Temporary Road, Trail and Path Closures
Highways works are now collated into a single website, while each local council provides its own page for temporary rights of way closures and diversions.
- Roadworks — Covers all local authorities (create an account to check up to 12 months ahead, note that “closed” roads often—but not always—remain accessible on bike and foot)
- Derbyshire County Council — temporary public rights of way closures
- Cheshire East Council — temporary public rights of way closures
- Stockport Metropolitan Borough Council — temporary public rights of way closures
Note that these are not always exhaustive when it comes to more minor closures. If you’re heading somewhere new, a good map is always wise in case you need to find an alternative route.
There are plenty of online mapping tools, but which are the best for cycling and walking?
- OpenCycleMap / OpenStreetMap — Quite simply the best for cycling, with fantastic detail of paths, routes, connections and on-road facilities (although currently no indicator between basic painted lanes and segregated cycle lanes). National Cycle Network routes are highlighted and even features like bike parking can be marked. Found something wrong? Edit it!
- Google Maps — Ok, you may have heard of this one. Ignore the often unhelpful “cycling” overlay of bright green lines which often don’t deliver and use it instead for the aerial imagery and excellent Street View. Both are now indispensable tools for sussing out road layouts, confusing rural paths or finding somewhere to lock a bike when visiting somewhere new.
- Bing Maps — No really, Microsoft’s mapping tool is one of the best out there for one reason alone: it lets you explore Ordnance Survey maps for free! Just find a location and pick the OS layer. (Note that they don’t seem to be quite as up to date as the Ordnance Survey’s own, paid online maps.)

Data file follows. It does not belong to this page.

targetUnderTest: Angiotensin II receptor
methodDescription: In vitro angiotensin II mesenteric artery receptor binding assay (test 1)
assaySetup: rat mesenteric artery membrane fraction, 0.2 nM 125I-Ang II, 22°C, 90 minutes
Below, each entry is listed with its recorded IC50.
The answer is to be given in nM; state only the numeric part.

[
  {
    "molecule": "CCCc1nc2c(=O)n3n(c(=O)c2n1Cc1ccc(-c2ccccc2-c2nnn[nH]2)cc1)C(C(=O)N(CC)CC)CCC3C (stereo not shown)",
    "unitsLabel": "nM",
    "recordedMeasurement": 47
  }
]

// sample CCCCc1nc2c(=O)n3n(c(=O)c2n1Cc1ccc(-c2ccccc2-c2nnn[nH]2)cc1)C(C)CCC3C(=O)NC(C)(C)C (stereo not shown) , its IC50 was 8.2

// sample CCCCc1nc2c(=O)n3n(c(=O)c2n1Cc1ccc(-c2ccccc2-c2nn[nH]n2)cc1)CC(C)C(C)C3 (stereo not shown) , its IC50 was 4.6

- OS Maps — The official Ordnance Survey maps tool provides a crisp and clear standard map that is however, surprisingly, totally useless for public rights of way away from the roads. For their familiar Leisure Maps overlay, you’ll need to pay a subscription. More useful is the recent addition of a free National Cycle Network layer, updated regularly by Sustrans.
Mapping geeks might also be interested to explore the Definitive Maps of Derbyshire County Council, Cheshire East Council and Stockport Metropolitan Borough Council. These allow you to see layers of various interesting things, from public rights of way to land ownership and protected spaces.
The idea of a single journey planner that’ll just tell you the easiest, most pleasant way to cycle somewhere still seems a bit of a dream, but by using any or all of these you can piece together the best bits for an ideal route.
- Cyclestreets.net — Simple, free and useful, this tool might look pretty basic but, from picking a start and a finish point, it still generally provides some of the best results with great maps from OpenStreetMap. Being able to choose between ‘Fastest’, ‘Balanced’ and ‘Quietest’ routes is a definite help: quietest are usually the best to try, but can lead you over obstacles like steps and footpaths.
- Strava — The activity tracking app has a smart and simple desktop route planner where clicks snap your path nicely onto known ways, giving you elevation and an estimated time. You can choose to follow “most popular” routes, based on the clever ‘heatmap’ of fellow riders, though this often snaps you along busy A roads. Unfortunately, it’s now only available as part of the paid subscription package.
- Komoot — Claiming the most advanced outdoor tech, the route planner tells you what type of surface to expect and can be switched to prefer road, mountain, gravel riding and more, including hiking. Obstacles are also usefully highlighted, although some results including difficulty level seem to over-egg things a bit. (Sett Valley Trail, difficult?) Paid features include turn-by-turn navigation and offline maps via the app.
- Northern Railway — Operates trains on the Buxton and Glossop lines from Manchester Piccadilly as well as stopping services to Sheffield via the Hope Valley, calling at Marple, Strines, New Mills, Chinley, Edale, Hope, Bamford, Hathersage and Grindleford. Trains generally carry two bikes per unit with no reservations – cycle policies here.
- Transpennine Express — Faster rail services between Manchester and Sheffield, though generally only stopping at Stockport in-between. Spaces for bikes must be reserved before you travel, up to 15 minutes in advance but as early as possible advised – cycle policies here.
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